Sunday, 21 April 2013

Are PR associations past their 'sell-by' date?

As there is a real debate-led CIPR presidential election campaign in the UK, it's time to ask whether PR associations perform any real purpose other than ensuring their continued survival.

They can offer benefits but I am unsure whether they do so at present. I'd welcome the views of the CIPR presidential hopefuls, Stephen Waddington (@wadds) and Jon White (@drjonwhite) about how CIPR or a refreshed version would perform.

My membership of CIPR goes back 30 years, so I should declare an interest here. What follows may lead you to ask "why are you still subscribing to it?" Good question!

The purpose of professions is seen in two perspectives - maintaining status quo and playing a positive role in society (functionalist) and self-promoting and restricting entry to the field (revisionist). Jo Fawkes has written recently that "traditionally professions secured (or at least asserted) public trust by virtue of their professional status (body of knowledge, extensive training, extra-moral ethical standards)".

Some commentators consider that the concept of professionalism, often called the "professional project", is under threat and professional identity is in crisis. Professional bodies, they say, are  bureaucratic mechanisms to promote exclusivity and monopolistic practices.

As CIPR is largely inward looking, is doing little to build PR's body of knowledge, is not able to control entry to the field and has a difficult ethical stance to maintain, its main contribution to the professional concept is training. However, it is not alone in either offering training or setting standards. PRCA and numerous training companies offer the same services, not forgetting the extensive university sector.

So what is the purpose of CIPR if it is not able to offer the objectives of most professional bodies? And it can't achieve the negative aspects (according to revisionist critics) of restricting entry to the field to those of established knowledge and professional standing. 

All evidence of recent studies is that PR=publicity and is practiced as a craft, not a profession.Recently, I wrote about inspecting 70 papers that reported on PR practices in UK organisations. I can't think of one that demonstrated high professional standards. Reading entries to CIPR's own AVE-laden PRide regional awards reinforces that impression. PR is not practiced as a profession by many CIPR members, let alone the 85% who aren't.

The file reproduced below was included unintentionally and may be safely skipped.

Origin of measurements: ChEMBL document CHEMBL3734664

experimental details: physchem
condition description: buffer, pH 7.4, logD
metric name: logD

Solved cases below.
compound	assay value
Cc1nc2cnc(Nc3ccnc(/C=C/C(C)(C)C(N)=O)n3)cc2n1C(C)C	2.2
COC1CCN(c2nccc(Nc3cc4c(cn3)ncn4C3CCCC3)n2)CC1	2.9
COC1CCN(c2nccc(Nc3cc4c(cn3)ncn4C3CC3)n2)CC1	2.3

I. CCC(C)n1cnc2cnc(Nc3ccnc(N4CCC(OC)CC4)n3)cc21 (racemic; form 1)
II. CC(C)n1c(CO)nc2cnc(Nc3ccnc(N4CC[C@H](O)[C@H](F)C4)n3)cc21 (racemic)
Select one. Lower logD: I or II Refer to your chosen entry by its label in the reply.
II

In an earlier post (, I discussed the separation of strategic/organisation communication from PR/publicity. If CIPR wants to renew as a genuinely professional body, that is a serious option to consider.

So my question to the two candidates is: what would they do to develop the professional project for public relations in the UK of, if is is bust, how would they reorganise CIPR for a post-professional organisation age? At 65 years old, CIPR is an OAP. Retirement may be a valid option.
  • My thanks to Jo Fawkes's article, "Interpreting ethics, public relations and strong hermeneutics", published in Public Relations Inquiry, 2012, Vol. 1, No. 2, 117-140 for its discussion of professionalism.


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  2. Hi Tom

    The profession faces two massive challenges: getting to grips with media fragmentation, and shifting from a craft to a profession.

    There’s also an important role in upholding professional standards through a code of ethics and rigorous complaints process.

    The CIPR is tackling media fragmentation via the Social Media Panel which I chair, training for members, and initiatives such as Share This and Share This Too.

    We’re making good progress on professionalism through changes to the membership structure and by putting qualifications and training at the core of the CIPR’s proposition.

    The Charter gives us a key point of difference.

    I’d like to see a roadmap to make Continuing Professional Development (CPD) mandatory with Accredited and Chartered Practitioner status the goal of every professional.

    I think that this would give us the best opportunity to tackle the craft versus profession issue that you have written extensively about.

    My job as President would be to work with the CIPR Council and Chartered Practitioners to make this proposition relevant to clients and employers.

    This is what I’ve done through both practice and thought leadership as a member of the CIPR in recent years through thought leadership via my blog, books, coaching and speaking opportunities.

    All the best,

  3. Tom

    Thanks for your contribution to the debate through the questions you've raised. I've begun a discussion on LinkedIn -- pending -- to address your points and open debate.

    You'll see from previous LinkedIn discussions that I disagree with Stephen on most of the points he kicks off with -- which is making our whole debate very interesting, and highly relevant to the future of the practice.